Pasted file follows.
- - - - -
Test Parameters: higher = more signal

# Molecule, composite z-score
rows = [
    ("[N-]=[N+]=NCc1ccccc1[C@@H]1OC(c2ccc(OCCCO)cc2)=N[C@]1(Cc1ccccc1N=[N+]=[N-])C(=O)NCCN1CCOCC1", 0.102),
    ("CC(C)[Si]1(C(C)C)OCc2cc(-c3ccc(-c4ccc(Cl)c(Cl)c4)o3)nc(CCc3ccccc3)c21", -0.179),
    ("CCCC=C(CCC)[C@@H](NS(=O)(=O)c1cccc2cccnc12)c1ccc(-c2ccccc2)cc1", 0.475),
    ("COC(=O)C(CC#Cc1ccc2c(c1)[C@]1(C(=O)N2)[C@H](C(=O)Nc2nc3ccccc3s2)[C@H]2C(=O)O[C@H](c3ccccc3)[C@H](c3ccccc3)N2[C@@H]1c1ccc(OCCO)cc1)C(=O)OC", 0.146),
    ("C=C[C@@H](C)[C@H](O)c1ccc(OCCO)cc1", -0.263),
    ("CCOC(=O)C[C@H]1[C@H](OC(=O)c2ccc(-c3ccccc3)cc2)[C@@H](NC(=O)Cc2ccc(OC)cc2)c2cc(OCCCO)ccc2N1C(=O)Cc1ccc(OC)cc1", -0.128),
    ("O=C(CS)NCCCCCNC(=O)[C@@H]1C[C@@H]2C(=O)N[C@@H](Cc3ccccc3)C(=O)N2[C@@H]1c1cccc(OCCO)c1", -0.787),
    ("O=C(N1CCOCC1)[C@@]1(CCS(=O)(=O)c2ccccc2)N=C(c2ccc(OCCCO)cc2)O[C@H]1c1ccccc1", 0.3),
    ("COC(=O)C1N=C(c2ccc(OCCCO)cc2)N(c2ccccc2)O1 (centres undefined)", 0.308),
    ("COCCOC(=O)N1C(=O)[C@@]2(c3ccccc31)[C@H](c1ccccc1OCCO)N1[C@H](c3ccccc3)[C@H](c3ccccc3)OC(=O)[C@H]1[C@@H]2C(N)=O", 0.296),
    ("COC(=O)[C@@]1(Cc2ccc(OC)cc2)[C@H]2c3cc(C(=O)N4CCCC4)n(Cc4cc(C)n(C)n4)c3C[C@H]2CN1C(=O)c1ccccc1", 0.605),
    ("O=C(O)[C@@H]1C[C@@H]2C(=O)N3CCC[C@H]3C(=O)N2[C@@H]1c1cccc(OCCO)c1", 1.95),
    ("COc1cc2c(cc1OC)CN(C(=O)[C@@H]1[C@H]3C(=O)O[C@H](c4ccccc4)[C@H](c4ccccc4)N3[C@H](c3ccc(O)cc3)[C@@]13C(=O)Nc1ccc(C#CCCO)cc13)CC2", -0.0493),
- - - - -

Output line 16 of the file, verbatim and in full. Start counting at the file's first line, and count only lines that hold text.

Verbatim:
    ("COc1cc2c(cc1OC)CN(C(=O)[C@@H]1[C@H]3C(=O)O[C@H](c4ccccc4)[C@H](c4ccccc4)N3[C@H](c3ccc(O)cc3)[C@@]13C(=O)Nc1ccc(C#CCCO)cc13)CC2", -0.0493),